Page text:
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Standing Crop and Sediment Production of Reef-Dwelling Foraminifera on O'ahu, Hawai'i

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Item Summary Harney, Jodi N. Hallock, Pamela Fletcher, Charles H III Richmond, Bruce M. 2008-07-15T04:13:17Z 2008-07-15T04:13:17Z 1999-01
dc.identifier.citation Harney JN, Hallock P, Fletcher CH III, Richmond BM. 1999. Standing crop and sediment production of reef-dwelling foraminifera on O'ahu, Hawai'i. Pac Sci 53(1): 61-73.
dc.identifier.issn 0030-8870
dc.description.abstract Most of O'ahu's nearshore and beach sands are highly calcareous and of biogenic origin. The pale-colored constituent grains are the eroded remains of carbonate shells and skeletons produced by marine organisms living atop the island's fringing reefs and in the shallow waters near shore. Previous studies have shown that the tests of symbiont-bearing benthic foraminifera compose a substantial portion (up to one-fourth) of these organically produced sands. We sampled a variety of reef flat and slope habitats to obtain standingcrop data and production estimates for several sand-producing genera of reefdwelling formninifera. We found that modem communities of these shelled protists occur in dense numbers islandwide, reaching densities up to 105 individuals per square meter of suitable substrate in the more productive habitats. Further research on the contribution of foraminifera to beach, nearshore, and offshore sands is planned for O'ahu and neighboring islands to describe their roles in the sediment budget more completely.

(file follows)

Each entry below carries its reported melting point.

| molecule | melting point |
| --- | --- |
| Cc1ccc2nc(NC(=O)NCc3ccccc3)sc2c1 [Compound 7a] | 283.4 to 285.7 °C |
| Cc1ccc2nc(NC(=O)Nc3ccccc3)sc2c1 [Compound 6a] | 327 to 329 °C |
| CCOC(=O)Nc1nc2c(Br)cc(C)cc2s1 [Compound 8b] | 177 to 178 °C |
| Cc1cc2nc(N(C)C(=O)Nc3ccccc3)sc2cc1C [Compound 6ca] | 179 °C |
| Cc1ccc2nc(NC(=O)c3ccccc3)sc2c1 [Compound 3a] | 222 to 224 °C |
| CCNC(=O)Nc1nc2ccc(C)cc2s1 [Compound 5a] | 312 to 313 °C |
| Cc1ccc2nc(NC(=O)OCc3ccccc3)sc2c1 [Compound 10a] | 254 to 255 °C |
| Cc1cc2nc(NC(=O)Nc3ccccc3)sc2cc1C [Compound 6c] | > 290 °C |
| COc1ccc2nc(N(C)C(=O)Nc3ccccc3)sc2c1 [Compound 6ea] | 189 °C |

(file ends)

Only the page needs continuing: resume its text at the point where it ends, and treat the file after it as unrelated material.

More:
dc.language.iso en-US
dc.publisher University of Hawai'i Press
dc.title Standing Crop and Sediment Production of Reef-Dwelling Foraminifera on O'ahu, Hawai'i
dc.type Article
dc.type.dcmi Text
Appears in Collections: Pacific Science Volume 53, Number 1, 1999

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